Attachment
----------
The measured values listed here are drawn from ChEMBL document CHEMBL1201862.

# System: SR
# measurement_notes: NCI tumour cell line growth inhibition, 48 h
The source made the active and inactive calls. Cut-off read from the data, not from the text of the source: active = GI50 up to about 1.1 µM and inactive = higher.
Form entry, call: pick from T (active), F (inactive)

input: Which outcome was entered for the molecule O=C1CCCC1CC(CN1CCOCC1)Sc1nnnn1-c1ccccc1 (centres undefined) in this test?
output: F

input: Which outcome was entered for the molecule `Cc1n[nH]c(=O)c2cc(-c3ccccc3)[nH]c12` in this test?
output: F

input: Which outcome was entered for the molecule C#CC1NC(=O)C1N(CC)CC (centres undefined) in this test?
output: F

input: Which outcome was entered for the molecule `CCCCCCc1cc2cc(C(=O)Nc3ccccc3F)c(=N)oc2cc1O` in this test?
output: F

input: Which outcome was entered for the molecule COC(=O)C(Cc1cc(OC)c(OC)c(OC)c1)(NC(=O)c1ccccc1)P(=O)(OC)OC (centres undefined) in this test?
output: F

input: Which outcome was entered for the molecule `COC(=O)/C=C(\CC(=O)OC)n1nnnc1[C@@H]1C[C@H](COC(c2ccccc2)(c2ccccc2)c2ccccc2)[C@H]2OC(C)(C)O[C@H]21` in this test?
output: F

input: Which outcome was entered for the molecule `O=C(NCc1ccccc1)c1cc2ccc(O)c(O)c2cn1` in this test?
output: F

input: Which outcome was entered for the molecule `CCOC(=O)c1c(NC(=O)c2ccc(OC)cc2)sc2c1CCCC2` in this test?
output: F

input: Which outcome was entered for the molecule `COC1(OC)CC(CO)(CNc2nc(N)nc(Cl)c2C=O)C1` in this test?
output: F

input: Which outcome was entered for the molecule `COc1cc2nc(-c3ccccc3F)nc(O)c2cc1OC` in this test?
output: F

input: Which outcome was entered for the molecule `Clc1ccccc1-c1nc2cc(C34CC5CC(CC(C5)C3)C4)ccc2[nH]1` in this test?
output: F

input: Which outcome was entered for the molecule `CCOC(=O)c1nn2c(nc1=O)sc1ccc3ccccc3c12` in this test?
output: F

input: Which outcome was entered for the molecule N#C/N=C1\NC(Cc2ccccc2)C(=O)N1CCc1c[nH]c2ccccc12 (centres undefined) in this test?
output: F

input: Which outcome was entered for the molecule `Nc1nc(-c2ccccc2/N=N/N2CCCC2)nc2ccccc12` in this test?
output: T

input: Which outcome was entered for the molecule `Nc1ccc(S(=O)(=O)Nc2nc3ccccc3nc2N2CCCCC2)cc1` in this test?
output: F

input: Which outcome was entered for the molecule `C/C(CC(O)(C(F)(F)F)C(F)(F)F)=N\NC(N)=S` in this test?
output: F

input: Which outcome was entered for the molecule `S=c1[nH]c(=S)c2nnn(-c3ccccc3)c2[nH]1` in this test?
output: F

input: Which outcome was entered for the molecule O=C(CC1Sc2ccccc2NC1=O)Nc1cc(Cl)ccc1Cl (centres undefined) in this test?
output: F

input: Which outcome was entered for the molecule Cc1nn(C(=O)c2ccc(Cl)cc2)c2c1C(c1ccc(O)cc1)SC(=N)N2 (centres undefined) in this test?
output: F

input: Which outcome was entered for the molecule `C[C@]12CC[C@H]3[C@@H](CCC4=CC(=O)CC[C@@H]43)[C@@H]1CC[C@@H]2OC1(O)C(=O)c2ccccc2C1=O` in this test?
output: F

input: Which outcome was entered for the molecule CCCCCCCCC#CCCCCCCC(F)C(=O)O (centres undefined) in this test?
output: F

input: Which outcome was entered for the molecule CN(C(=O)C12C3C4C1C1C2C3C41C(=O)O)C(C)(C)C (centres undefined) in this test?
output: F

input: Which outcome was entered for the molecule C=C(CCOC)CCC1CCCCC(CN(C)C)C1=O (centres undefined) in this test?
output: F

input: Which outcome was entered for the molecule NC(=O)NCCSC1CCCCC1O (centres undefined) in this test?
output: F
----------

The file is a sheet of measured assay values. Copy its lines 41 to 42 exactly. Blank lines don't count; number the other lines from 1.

output: F

input: Which outcome was entered for the molecule Cc1nn(C(=O)c2ccc(Cl)cc2)c2c1C(c1ccc(O)cc1)SC(=N)N2 (centres undefined) in this test?